Another car has the fat headlights on stalks, not forks, and the same early E&J oil lamps. I have only one pic of it, so I don't know those other details about it. This may actually be an early production car, since there are no dates on the photos of it.
I was impressed at how many different features the Sedan had which didn't make it to the production cars. Apparently they were trying out several new ideas but many of them got eliminated, probably because of their cost. After all, Ford was still trying to produce a low-priced car.
Before the digital age, you could order and purchase beautiful, high quality photographic prints struck from the original negatives from the Benson Ford Research Center.
This is probably the most familiar factory photo of an early coupelet (negative is dated 10-22-14 in lower right corner). Note the 1914 Michigan Manufacturers (denoted by "M") license plate. It's directly from the Henry Ford Museum website.
Yes, I have a nice framed enlargement of that pic, as well as several other pics of that same car. Some of the pics have those same people in them, and one even has the woman at the wheel. Some of the pics are apparently of the same car, but without the people and the license plate. Maybe they were taken earlier.
On going back through the pics of the Sedan, I have both sides of the car pictured. It apparently is the same car in all respects, except that my pics of it have carbide lamps for headlights. What's odd is that there is no carbide generator on the car. I guess they didn't need a generator just to take its picture. Another feature of that car which didn't make it to production is the "recurved" lower ends of the rear fenders. You can just see that reverse curve in Erik's picture above. The car also has the one-piece lower rear body section, which was a feature of the '15 production Sedans. It's difficult to see in Erik's picture posted above, but it's clearly one-piece in the pic I copied at Benson.
Why did that first picture make me think of this?
It has a prestolite tank on the running board.
That first picture Royce posted is very interesting, and I have not seen it before. It probably is a prototype car, having the carbide lamps, curved front fenders, and as Kerry mentioned, the front-hinged doors. Ford apparently wanted to do some updating with the '15 models, using the curved front fenders on both the Coupelet and Sedan prototypes. Reports are that Ford (or Fisher) was having great difficulty in getting the "new" car bodies into production, so they took the easy way out regarding the fenders. Remember, Fisher made the bodies, and Ford made the chassis they went onto, including the fenders.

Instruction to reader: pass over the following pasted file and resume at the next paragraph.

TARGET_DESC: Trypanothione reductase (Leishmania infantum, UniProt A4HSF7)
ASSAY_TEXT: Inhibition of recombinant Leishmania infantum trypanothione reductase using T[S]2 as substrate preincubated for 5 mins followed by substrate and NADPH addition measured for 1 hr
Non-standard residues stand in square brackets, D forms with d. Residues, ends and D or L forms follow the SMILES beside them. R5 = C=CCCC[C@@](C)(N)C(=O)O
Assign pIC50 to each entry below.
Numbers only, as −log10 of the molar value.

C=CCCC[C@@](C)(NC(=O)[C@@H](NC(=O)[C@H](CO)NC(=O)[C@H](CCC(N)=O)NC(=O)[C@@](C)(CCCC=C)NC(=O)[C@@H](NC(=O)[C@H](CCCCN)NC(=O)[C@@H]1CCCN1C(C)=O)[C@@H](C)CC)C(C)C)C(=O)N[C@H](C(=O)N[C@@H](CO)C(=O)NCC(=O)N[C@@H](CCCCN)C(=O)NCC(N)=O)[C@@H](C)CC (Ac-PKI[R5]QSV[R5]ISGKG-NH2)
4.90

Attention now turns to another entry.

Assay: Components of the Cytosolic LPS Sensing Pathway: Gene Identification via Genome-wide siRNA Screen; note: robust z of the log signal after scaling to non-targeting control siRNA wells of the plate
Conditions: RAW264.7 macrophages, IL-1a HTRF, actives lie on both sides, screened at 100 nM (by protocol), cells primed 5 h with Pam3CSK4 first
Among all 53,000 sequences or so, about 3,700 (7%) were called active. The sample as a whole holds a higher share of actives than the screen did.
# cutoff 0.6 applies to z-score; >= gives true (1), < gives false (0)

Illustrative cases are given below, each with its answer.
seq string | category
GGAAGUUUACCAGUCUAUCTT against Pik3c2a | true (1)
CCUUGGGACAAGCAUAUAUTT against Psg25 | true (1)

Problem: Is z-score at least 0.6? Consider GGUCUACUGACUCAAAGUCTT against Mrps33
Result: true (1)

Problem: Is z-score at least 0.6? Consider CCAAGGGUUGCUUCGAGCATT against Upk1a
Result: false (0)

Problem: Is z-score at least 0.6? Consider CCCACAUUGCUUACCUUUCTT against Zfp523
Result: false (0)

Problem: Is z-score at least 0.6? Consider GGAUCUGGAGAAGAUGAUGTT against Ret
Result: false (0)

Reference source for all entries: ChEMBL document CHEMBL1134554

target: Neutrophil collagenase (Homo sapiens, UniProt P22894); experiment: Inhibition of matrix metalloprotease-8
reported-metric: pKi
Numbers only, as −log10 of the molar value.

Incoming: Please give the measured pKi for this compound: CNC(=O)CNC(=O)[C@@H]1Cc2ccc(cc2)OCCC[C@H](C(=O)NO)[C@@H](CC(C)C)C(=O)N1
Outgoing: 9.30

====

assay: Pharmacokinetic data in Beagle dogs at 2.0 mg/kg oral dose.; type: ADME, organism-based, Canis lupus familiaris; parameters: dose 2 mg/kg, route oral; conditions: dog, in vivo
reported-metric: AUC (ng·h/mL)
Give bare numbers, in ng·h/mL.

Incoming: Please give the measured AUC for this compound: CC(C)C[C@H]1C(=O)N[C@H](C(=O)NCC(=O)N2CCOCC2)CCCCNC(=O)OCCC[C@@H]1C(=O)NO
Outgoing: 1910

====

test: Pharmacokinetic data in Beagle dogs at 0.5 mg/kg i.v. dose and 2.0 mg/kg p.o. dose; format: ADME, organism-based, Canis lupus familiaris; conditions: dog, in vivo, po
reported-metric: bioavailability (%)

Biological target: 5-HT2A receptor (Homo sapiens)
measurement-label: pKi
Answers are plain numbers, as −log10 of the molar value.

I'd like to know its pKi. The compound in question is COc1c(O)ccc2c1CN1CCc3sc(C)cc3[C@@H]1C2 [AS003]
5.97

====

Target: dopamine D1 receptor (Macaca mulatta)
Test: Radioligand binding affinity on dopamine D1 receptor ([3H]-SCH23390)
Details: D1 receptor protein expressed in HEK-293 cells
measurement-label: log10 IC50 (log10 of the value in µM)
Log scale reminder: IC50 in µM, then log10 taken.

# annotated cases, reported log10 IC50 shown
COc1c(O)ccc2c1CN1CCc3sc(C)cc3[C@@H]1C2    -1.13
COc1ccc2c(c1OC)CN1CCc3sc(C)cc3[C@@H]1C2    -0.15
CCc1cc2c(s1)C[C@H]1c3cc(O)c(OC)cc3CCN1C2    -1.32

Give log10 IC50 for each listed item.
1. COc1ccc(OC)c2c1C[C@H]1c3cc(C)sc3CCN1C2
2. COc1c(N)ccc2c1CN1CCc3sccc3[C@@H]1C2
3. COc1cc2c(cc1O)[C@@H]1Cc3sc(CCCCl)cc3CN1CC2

Anyway, those are interesting pics of the Coupelet and Sedan, and they show what Ford stylists were thinking, even though many of their ideas didn't make it to the production line.
Kinda' like this Caddy from 45 years later:
I wonder if the fenders were supplied by Fisher for the prototype, along with the headlamps etc. Maybe Fisher was given a '14 chassis to play with and this was the result?
Fisher wasn't the only one building the early Coupes. Briggs was building them as well.
Currently finishing up a restoration of an early 15 coupelet no port holes etc. I am in search of the side light bracket or a good photo of the blade type light. Any help would be great. Thanks
Notice the cowl area too. Seems different than the production version.
After watching the clip that Erik posted, we can see why Henry didn't see a need for an electric starter. Ford walks straight to the door of the car, knowing that he won't have to bother with the crank. Note, that his lackey places his left hand on the headlight, ensuring a good smudge mark on the brass, while he wraps his right thumb around the crank.
There might be a picture of what you are looking for here:
If not I have many more photos.
Bill B. -- Are you needing a mounting bracket for a spade-mount lamp or a bolt-back lamp? If you need one for the bolt-back, such as an E&J #6, I have a couple of extras of the type used on early Coupelets and Sedans.
Philip, thanks for GREAT photos. Your car is a 1916 with port holes in the top. The sides lites that are on your car was used on later models with the mounting bracket off the back.
Mike, I am looking for the brackets for the spade mount lite. Thanks